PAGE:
Title: Cellobiose
CAS Registry Number: 528-50-7
CAS Name: 4-O-b-D-Glucopyranosyl-D-glucose
Additional Names: b-cellobiose; cellose; 4-(b-D-glucosido)-D-glucose
Molecular Formula: C12H22O11
Molecular Weight: 342.30
Percent Composition: C 42.11%, H 6.48%, O 51.41%
Literature References: Unit of cellulose and lichenin. Does not occur free in nature, or as glucoside. Prepn from cotton: Braun, Org. Synth. coll. vol. II, 122, 124 (1943). Prepn from cell-free enzymatic hydrolyzate of cellulose: Whistler, Smart, J. Am. Chem. Soc. 75, 1916 (1953). Structure: Haworth, Hirst, J. Chem. Soc. 119, 193 (1923); Charlton et al., ibid. 1926, 89; Zemplén, Ber. 59, 1254 (1926); Haworth et al., J. Chem. Soc. 1927, 2809; Peterson, Spencer, J. Am. Chem. Soc. 49, 2822 (1927); Helferich et al., Ber. 63, 992 (1930); Hess, Dziengel, ibid. 68, 1594 (1935); Hassid, Ballou in The Carbohydrates, W. Pigman, Ed. (Academic Press, New York, 1957) p 490. Synthesis: Haskins et al., J. Am. Chem. Soc. 64, 1289 (1942). Review: Pazur in The Carbohydrates vol. 2A, W. Pigman et al., Eds. (Academic Press, New York, 2nd ed., 1970) pp 109-110; R. G. Edwards, Dev. Food Carbohydr. 2, 229-273 (1980).
Properties: Minute crystals from dil alcohol which retain 0.25 to 0.50 mol water after drying in vacuo. Indifferent taste. Dec 225°. Shows mutarotation. [a]D20 +14.2° ® +34.6° (15 hrs, c = 8). One gram dissolves in 8 ml water, in 1.5 ml boiling water. Almost insol in abs alc and ether. Reduces Fehling's soln. Hydrolysis with acid or emulsin yields 2 mols b-D-glucose. Not fermented by brewers' yeast, maltase, or invertase.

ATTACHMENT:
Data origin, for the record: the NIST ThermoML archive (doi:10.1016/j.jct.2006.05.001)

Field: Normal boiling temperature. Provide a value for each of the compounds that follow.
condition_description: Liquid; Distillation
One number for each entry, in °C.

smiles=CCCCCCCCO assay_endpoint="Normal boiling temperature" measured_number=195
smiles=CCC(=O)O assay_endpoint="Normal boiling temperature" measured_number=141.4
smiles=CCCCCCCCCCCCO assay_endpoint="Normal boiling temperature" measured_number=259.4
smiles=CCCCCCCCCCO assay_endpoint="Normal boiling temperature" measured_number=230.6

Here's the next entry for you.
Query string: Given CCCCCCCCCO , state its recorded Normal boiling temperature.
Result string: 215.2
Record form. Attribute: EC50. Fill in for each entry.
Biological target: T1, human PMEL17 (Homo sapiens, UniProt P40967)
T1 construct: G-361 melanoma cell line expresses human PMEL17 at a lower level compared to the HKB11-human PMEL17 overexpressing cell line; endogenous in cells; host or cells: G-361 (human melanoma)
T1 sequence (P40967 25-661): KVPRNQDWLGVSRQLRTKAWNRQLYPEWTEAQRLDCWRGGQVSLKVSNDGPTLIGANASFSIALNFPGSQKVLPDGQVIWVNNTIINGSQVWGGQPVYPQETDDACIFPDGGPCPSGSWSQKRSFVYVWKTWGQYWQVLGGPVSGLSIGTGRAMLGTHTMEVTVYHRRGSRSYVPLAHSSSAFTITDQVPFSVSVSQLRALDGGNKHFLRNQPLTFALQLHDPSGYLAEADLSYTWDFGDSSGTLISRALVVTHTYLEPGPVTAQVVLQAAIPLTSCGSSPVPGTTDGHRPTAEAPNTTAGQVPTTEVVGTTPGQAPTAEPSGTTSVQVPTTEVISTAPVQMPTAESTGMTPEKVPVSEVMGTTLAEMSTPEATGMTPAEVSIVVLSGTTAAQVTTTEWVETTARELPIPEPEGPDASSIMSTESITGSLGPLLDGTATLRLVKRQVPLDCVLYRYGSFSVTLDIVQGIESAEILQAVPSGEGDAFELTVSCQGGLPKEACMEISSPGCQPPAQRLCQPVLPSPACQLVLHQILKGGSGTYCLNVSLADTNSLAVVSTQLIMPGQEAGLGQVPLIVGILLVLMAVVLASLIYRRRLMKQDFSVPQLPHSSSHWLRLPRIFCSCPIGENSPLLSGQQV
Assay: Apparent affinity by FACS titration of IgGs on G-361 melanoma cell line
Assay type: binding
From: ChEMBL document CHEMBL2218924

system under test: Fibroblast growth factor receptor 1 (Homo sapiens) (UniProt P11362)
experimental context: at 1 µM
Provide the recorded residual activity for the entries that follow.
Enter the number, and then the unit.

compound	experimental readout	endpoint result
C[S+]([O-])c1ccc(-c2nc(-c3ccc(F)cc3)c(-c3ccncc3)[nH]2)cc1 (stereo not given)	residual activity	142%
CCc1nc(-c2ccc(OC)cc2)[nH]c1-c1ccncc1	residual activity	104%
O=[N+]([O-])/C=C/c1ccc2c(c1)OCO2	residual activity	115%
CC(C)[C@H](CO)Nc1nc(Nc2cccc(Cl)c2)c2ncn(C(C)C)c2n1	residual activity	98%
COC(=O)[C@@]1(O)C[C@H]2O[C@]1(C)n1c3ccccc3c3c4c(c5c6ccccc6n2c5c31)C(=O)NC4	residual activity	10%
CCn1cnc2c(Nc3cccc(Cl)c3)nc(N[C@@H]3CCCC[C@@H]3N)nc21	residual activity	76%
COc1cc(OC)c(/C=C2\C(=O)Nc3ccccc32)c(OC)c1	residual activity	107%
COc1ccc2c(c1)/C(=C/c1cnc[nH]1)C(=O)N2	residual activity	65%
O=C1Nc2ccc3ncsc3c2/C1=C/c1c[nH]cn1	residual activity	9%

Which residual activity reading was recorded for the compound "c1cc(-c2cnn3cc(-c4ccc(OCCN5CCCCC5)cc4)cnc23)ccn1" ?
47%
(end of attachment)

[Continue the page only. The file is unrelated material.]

Optical Rotation: [a]D20 +14.2° ® +34.6° (15 hrs, c = 8)
Derivative Type: Octaacetyl-aldehydro-cellobiose
Molecular Formula: C28H38O19
Molecular Weight: 678.59
Percent Composition: C 49.56%, H 5.64%, O 44.80%
Properties: mp 105-110°. [a]D20 +17.7° (c = 3 in chloroform).
Melting point: mp 105-110°
Optical Rotation: [a]D20 +17.7° (c = 3 in chloroform)
Derivative Type: Octaacetyl-a-cellobiose
Molecular Formula: C28H38O19
Molecular Weight: 678.59
Percent Composition: C 49.56%, H 5.64%, O 44.80%
Properties: mp 229°. [a]D20 +41° (c = 6 in chloroform).
Melting point: mp 229°
Optical Rotation: [a]D20 +41° (c = 6 in chloroform)
Derivative Type: Octaacetyl-b-cellobiose
Properties: mp 202°. [a]D20 -14.7° (c = 5 in chloroform).
Melting point: mp 202°
Optical Rotation: [a]D20 -14.7° (c = 5 in chloroform)
Cellocidin Cellophane Celluloid Cellulose Cellulose Acetates

CAS number 528-50-7 N
PubChem 439178
ChemSpider 388323 N
DrugBank DB02061
KEGG C00185 N
Jmol-3D images Image 1
Molecular formula C12H22O11
Molar mass 342.30 g mol−1
Appearance white, hard powder
Odor odorless
Density 1.768 g/mL
Melting point 203.5 °C; 398.3 °F; 476.6 K (decomp)
Solubility in water 12 g/100mL
Solubility very slightly soluble in alcohol
insoluble in ether, chloroform
log P -5.03
Acidity (pKa) 12.39
MSDS Sigma-Aldrich
NFPA 704
NFPA 704.svg
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Except where noted otherwise, data are given for materials in their standard state (at 25 °C (77 °F), 100 kPa)
Infobox references

Cellobiose is a disaccharide with the formula [HOCH2CHO(CHOH)3]2O. Cellobiose consists of two glucose molecules linked by a β(1→4) bond. It can be hydrolyzed to glucose enzymatically or with acid.[1] Cellobiose has eight free alcohol (OH) groups, one acetal linkage and one hemiacetal linkage, which give rise to strong inter- and intra-molecular hydrogen bonds. It can be obtained by enzymatic or acidic hydrolysis of cellulose and cellulose rich materials such as cotton, jute, or paper.

Treatment of cellulose with acetic anhydride and sulfuric acid, gives cellobiose octoacetate, which cannot engage in hydrogen bonding and is soluble in nonpolar organic solvents.[2]